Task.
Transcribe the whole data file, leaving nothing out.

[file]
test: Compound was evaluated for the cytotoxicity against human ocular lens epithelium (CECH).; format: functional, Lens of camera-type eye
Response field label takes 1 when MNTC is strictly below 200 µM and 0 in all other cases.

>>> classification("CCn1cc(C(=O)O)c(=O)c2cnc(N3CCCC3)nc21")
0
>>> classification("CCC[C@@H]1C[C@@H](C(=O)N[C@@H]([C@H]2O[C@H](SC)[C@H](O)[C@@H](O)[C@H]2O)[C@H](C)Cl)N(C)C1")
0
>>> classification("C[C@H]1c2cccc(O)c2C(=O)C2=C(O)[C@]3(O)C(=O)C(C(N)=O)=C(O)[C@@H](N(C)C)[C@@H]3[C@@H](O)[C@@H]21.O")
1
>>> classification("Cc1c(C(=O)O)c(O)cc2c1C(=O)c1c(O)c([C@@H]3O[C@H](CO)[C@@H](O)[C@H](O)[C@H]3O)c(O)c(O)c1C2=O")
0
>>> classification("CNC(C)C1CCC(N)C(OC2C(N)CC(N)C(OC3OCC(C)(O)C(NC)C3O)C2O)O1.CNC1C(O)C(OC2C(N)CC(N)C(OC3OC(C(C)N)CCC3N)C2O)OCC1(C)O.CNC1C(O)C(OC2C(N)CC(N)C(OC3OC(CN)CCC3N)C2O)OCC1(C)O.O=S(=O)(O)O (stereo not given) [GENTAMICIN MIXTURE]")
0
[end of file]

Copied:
test: Compound was evaluated for the cytotoxicity against human ocular lens epithelium (CECH).; format: functional, Lens of camera-type eye
Response field label takes 1 when MNTC is strictly below 200 µM and 0 in all other cases.

>>> classification("CCn1cc(C(=O)O)c(=O)c2cnc(N3CCCC3)nc21")
0
>>> classification("CCC[C@@H]1C[C@@H](C(=O)N[C@@H]([C@H]2O[C@H](SC)[C@H](O)[C@@H](O)[C@H]2O)[C@H](C)Cl)N(C)C1")
0
>>> classification("C[C@H]1c2cccc(O)c2C(=O)C2=C(O)[C@]3(O)C(=O)C(C(N)=O)=C(O)[C@@H](N(C)C)[C@@H]3[C@@H](O)[C@@H]21.O")
1
>>> classification("Cc1c(C(=O)O)c(O)cc2c1C(=O)c1c(O)c([C@@H]3O[C@H](CO)[C@@H](O)[C@H](O)[C@H]3O)c(O)c(O)c1C2=O")
0
>>> classification("CNC(C)C1CCC(N)C(OC2C(N)CC(N)C(OC3OCC(C)(O)C(NC)C3O)C2O)O1.CNC1C(O)C(OC2C(N)CC(N)C(OC3OC(C(C)N)CCC3N)C2O)OCC1(C)O.CNC1C(O)C(OC2C(N)CC(N)C(OC3OC(CN)CCC3N)C2O)OCC1(C)O.O=S(=O)(O)O (stereo not given) [GENTAMICIN MIXTURE]")
0